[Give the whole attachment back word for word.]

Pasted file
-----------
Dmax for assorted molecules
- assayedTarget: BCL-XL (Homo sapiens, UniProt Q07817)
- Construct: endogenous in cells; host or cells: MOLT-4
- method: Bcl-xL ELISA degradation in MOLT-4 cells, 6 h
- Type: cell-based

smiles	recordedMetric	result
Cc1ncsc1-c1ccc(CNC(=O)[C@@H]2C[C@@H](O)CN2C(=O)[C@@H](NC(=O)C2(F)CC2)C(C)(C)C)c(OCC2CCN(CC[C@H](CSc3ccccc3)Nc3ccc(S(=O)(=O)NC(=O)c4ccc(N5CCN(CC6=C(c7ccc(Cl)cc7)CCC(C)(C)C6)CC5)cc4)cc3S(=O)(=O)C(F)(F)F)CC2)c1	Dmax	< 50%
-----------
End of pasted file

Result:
Dmax for assorted molecules
- assayedTarget: BCL-XL (Homo sapiens, UniProt Q07817)
- Construct: endogenous in cells; host or cells: MOLT-4
- method: Bcl-xL ELISA degradation in MOLT-4 cells, 6 h
- Type: cell-based

smiles	recordedMetric	result
Cc1ncsc1-c1ccc(CNC(=O)[C@@H]2C[C@@H](O)CN2C(=O)[C@@H](NC(=O)C2(F)CC2)C(C)(C)C)c(OCC2CCN(CC[C@H](CSc3ccccc3)Nc3ccc(S(=O)(=O)NC(=O)c4ccc(N5CCN(CC6=C(c7ccc(Cl)cc7)CCC(C)(C)C6)CC5)cc4)cc3S(=O)(=O)C(F)(F)F)CC2)c1	Dmax	< 50%